MEDICAL MARIJUANA: Judge Rules It’s Not A ‘Medical Necessity’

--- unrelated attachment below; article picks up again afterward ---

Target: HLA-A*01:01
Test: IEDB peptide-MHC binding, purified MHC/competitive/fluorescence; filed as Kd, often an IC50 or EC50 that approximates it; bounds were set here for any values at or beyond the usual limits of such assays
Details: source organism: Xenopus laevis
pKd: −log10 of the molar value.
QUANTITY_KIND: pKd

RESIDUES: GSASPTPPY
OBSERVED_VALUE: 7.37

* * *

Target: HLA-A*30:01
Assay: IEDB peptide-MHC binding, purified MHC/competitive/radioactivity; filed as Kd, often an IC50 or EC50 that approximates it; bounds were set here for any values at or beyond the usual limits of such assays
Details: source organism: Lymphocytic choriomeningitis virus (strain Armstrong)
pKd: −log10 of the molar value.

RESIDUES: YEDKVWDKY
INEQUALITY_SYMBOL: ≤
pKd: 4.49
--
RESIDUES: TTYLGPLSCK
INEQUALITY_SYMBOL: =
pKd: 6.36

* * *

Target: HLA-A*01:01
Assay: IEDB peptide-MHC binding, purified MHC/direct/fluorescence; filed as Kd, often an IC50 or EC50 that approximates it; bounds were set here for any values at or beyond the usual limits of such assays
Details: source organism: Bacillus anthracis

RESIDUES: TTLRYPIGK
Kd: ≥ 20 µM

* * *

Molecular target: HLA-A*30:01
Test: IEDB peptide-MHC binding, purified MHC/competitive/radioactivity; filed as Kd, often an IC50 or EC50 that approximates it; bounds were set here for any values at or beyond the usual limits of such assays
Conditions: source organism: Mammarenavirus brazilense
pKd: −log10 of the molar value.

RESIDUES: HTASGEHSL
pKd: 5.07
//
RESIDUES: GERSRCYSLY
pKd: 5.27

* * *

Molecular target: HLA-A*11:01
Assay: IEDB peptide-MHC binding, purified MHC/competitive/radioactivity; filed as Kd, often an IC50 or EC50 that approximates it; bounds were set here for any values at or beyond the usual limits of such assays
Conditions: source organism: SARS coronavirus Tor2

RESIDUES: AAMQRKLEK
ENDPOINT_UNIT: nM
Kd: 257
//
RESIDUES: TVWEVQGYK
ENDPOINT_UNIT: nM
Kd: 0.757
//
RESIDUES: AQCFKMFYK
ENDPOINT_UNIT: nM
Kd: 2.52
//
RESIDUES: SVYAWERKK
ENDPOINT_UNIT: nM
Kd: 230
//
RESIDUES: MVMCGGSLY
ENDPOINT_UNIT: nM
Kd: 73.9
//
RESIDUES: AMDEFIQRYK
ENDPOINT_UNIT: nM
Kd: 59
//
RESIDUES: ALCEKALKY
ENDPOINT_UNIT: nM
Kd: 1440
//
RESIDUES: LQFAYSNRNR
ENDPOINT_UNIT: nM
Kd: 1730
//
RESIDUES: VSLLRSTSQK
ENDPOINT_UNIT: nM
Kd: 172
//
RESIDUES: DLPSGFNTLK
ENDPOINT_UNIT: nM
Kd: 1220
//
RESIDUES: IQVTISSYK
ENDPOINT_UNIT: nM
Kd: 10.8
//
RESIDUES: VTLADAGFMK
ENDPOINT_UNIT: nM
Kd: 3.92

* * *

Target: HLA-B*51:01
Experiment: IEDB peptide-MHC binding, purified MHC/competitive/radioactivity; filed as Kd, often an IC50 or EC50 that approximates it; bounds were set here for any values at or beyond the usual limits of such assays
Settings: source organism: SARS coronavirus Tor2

Selling marijuana to a terminally ill man is not a "medical necessity," an Orange Country Superior Court judge ruled yesterday. The Los Angeles Times reports that as a result, the case, the People vs. David Lee Herrick "will no longer be the first local test" of Proposition 215. The jury, set for selection Monday, will now only decide "whether Herrick's acceptance of cash 'donations' in exchange for marijuana for medicinal use amounts to the illegal distribution of the drug." Deputy Public Defender Sharon Petrosino said, "The key issue for a test case is now dead." Judge William Froeberg, the Times notes, had already ruled that Proposition 215 "did not legalize sales, transportation or possession for sales." Herrick, a member of a Garden Grove-based cannabis club, argued that he acted under a "medical necessity" to provide marijuana to a terminally ill man to prolong his life. Froeberg ruled the sale was something Herrick did "for his own purposes." He said, "There are reasonable alternatives. He does not need to set up a community enterprise to provide it." Petrosino said, "I think (the judge) was just plain wrong on the medical necessity. I think he held us to too high a standard" (Hernandez, 5/8).This is part of the California Healthline Daily Edition, a summary of health policy coverage from major news organizations. Sign up for an email subscription.